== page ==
He stayed.

In 2009, Barcelona beat us in the Champions’ League semifinals and, because we were robbed, all those injury time penalty calls none of which were given, Drogba faced the camera and said, “This is a fucking disgrace,” and was banned by UEFA for some matches. I had begun to like Barcelona then, Lionel Messi in particular, but I was angry. WTF! In 2009/10, Drogba won the Premier League’s Golden Boot, his second, and among his 29 goals, I remember and enjoyed most his battering of Arsenal, that winless club whose fans, with their ability to faithfully endure in the absence of a confident future, I’d always been intrigued by. In 2010/2011, Fernando Torres came, and flopping followed, and Drogba stayed. In 2011/2012, he was back to his beastly best. Napoli fell in the Round of 16, and Barcelona in the semifinals, and Bayern Munich in the final. Drogba powered in the 88th minute equalizer and scored the decisive penalty. It was his crowning moment. It was my sating moment. Chelsea had finally won the Champions’ League.

After that year, my watching of football waned, partly because I had found a new interest, literature, and football, the first in a line of interests that would make way in my life for another, took a back seat.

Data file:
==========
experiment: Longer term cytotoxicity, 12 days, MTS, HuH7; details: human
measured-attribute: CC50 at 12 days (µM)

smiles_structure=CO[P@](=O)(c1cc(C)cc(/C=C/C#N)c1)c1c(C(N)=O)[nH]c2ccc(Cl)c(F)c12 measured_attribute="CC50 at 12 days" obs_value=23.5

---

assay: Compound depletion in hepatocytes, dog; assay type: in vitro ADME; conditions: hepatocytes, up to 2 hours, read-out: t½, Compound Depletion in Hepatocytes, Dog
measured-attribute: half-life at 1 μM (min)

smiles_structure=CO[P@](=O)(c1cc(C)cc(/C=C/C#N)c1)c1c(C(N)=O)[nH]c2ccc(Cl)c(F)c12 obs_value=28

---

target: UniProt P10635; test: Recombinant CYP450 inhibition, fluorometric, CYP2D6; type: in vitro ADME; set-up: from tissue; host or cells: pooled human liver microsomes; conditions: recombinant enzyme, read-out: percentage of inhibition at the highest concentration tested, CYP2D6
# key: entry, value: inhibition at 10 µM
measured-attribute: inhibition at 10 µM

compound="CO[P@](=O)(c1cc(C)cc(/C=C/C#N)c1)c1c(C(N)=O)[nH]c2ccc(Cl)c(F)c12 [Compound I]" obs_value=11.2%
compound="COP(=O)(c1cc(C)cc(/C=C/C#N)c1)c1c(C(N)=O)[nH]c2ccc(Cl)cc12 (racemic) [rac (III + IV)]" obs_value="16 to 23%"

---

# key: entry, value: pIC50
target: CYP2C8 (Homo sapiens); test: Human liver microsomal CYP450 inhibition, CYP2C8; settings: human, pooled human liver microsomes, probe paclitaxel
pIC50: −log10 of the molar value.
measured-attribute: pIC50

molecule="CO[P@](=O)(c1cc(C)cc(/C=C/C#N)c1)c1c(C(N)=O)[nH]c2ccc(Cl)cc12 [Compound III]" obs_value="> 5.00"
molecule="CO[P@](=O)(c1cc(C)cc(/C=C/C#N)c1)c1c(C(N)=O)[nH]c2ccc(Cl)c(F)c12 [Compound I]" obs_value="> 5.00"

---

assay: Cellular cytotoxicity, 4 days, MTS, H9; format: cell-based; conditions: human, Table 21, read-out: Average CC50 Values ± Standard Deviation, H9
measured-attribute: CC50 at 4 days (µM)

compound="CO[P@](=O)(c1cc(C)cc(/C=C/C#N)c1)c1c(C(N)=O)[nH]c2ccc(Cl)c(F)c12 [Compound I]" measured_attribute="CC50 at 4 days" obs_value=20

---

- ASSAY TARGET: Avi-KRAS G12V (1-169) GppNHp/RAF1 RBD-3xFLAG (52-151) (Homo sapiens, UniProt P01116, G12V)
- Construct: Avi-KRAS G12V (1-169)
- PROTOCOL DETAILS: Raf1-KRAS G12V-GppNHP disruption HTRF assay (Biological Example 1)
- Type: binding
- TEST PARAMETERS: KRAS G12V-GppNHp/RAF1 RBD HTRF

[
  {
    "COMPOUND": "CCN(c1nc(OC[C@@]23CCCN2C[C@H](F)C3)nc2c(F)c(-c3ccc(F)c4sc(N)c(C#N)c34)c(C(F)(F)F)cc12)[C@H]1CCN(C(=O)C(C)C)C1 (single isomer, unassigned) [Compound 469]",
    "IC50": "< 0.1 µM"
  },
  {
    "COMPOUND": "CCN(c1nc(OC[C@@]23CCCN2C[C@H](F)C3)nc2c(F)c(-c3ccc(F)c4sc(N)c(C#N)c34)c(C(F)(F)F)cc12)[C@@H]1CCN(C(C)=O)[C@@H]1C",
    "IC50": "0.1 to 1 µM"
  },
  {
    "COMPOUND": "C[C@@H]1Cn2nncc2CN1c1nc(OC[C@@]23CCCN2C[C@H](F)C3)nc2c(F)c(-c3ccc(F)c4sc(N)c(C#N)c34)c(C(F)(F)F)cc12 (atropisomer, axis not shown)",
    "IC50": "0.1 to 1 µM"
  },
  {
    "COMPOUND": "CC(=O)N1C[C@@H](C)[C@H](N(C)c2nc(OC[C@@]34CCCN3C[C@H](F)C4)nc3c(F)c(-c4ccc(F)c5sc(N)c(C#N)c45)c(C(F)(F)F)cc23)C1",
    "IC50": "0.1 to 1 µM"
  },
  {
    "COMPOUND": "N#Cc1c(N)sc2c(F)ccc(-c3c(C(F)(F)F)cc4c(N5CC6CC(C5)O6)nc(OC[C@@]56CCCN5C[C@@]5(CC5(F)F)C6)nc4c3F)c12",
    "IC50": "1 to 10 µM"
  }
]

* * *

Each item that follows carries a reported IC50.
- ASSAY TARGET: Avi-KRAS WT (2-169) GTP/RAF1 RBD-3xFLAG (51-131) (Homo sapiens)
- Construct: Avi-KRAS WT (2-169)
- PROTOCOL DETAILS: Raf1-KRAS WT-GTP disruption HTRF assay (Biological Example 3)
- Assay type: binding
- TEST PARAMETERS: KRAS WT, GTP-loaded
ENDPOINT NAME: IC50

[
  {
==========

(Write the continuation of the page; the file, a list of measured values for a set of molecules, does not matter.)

There was my liking of Drogba’s suits, his shirts, jeans, the way he dressed. The way he spoke. His natural charisma. His exemplification of that quality I instantly like in people: drive. Drogba did not have the natural talent of many of his peers but he worked hard, becoming one of the most effective freekick-takers of his set. He was CAF African Footballer of the Year twice, for 2006 and 2009, and I think he should have further won for 2007 and 2010—the first going to Frederic Kanoute because, as reports rumoured then, CAF officials had called to congratulate Drogba but, due to commitments with the Cote d’Ivoire team, he sent his wife rather than show up to the ceremony; the second going to Samuel Eto’o.

Weeks ago, Didier Drogba retired from football. Watching him had been one of the joys of my life. There has been no other like him. There will be no other that I will love with the same enthrallment—his feet, his head. He’s bald now and I love it.


Image from Independent.co.uk.